|PMS-ing psycho with a weapon or hot mamma needing to chill? Choose your words carefully.|
But if I would get the nerve to jump in, overactive conscience be darned, I might say something like this:
Is this helping?
I can tell you love your children like crazy, but when you nickname them "vixen" and "devil-man," and call your life "hell in a minivan," does it make you feel better about your world?
There is a place for sharing what you're going through now and getting support and advice for the next step on your path, but does retelling the story of how your son destroyed the living room furniture five years ago or how your father blamed you for her behaviours before the diagnosis make you love them all more? Oh, sometimes it's a bonding thing, and sometimes it helps us see the humour in our situations - and almost always it's downright entertaining - but often I think the negative talk just makes a difficult situation that much harder to bear.
I met a friend for coffee last week and she said she'd noticed so many changes in me over the dozen years she's known me. The biggest one is in the way I talk about my family. When she met me, I used every opportunity to shock people with painful stories and try to squeeze out a few more drops of sympathy. My right, my consolation prize, for having a bizarrely painful life package, right? But I decided years ago to choose words that made my husband and children look good in public. Even when I feel like running away from home. Because I found those words didn't only change the way others saw my family; they changed the way I feel about them too.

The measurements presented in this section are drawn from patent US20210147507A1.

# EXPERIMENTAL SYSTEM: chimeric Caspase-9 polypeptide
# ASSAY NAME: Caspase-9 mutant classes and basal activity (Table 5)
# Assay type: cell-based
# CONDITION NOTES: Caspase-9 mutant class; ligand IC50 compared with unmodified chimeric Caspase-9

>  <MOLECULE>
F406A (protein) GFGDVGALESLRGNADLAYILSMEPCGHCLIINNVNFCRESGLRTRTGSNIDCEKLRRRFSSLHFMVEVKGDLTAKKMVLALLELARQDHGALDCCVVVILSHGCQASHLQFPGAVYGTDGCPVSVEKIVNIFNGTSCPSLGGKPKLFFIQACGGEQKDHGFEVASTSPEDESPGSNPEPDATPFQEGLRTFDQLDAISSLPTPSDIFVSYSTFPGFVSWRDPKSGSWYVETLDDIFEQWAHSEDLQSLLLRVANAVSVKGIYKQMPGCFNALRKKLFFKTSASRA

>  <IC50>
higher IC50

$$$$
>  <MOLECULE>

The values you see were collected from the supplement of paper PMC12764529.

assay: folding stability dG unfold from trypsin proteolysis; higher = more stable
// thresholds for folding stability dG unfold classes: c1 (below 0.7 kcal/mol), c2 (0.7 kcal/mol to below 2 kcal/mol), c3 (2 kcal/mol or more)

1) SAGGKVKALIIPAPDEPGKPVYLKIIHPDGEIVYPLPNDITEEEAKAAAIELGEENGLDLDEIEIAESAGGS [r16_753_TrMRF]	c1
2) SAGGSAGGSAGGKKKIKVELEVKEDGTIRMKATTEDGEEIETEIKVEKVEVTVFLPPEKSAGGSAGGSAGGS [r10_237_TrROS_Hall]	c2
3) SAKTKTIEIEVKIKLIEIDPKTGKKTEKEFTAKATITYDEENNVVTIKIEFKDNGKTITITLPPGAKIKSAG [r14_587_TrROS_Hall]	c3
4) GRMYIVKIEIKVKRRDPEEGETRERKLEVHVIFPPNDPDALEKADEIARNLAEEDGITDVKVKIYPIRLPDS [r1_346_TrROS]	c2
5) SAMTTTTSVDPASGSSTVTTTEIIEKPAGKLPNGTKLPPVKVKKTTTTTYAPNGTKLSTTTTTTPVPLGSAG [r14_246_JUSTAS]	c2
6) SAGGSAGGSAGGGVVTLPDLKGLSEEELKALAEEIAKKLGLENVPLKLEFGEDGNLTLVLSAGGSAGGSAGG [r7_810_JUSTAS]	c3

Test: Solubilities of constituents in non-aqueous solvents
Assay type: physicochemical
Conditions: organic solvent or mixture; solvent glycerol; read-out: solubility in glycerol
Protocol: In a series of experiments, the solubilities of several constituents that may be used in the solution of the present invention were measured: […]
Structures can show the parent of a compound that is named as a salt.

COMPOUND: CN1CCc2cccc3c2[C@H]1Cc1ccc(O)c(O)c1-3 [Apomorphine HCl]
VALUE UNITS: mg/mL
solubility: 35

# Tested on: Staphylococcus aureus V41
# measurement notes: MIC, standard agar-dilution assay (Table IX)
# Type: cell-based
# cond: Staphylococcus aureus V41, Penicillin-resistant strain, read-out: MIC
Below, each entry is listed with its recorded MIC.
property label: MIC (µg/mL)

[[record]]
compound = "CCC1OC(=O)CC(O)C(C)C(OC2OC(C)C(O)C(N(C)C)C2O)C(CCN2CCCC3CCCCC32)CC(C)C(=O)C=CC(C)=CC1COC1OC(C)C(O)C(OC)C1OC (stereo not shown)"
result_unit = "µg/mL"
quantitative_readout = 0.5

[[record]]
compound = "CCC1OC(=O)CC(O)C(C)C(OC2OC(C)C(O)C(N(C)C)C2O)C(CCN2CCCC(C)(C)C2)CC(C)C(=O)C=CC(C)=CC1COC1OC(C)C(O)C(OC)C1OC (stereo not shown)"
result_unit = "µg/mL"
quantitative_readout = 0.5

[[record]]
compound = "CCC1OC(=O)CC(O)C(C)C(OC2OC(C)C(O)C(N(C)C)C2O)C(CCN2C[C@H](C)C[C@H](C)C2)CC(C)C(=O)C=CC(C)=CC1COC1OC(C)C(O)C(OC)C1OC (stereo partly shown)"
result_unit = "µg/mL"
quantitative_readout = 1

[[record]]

When I'd say, "My daughter's constant lying and stealing makes me so mad I want to strangle her," I really meant "My daughter has lagging social skills that make it difficult for her to control her impulses and recognize the effect of her actions on the rest of us. She needs patient guidance, and I need supportive friends and plenty of rest, so I have that kind of love to give."
And "My husband is a self-centred sofa-warmer who never shows affection and wishes he were rid of us" has become "My husband is overwhelmed and suffering from migraines again, so he doesn't have the energy to stay calm when the kids are screaming, and he's afraid to spend time with me because I've been so naggy lately. I need to be clear and gentle when I ask for what I need from him." It doesn't sound as interesting, but it sure makes me feel more content, calm, in control. And most of all: hopeful.
I'm guessing some of you think I have too many self-help books shoved up my prissy ass, but that's okay. That's another reason I'm doing this here and not in person: I'm not only leery about interrupting; I'm also sensitive to criticism. Write me off as a goody-goody, but I still think it's worth saying. What's more important: to go home feeling glad others share our personal "hell" with their own batch of "Satan-spawns" and "sperm-donors," or feeling empowered to accept every challenge and blessing our precious handfuls can dole out?
Words have power. They don't just reveal how we feel; they determine it.
So please do cry on my shoulder. I may not talk about it as much, but I've been there too. And I care deeply. Tell me the truth. Be real. But know that the way you say it could alter that reality.
|May your days be merry and bright, and may all your Christmases be plaid. Happy holidays from Plaiditudes.|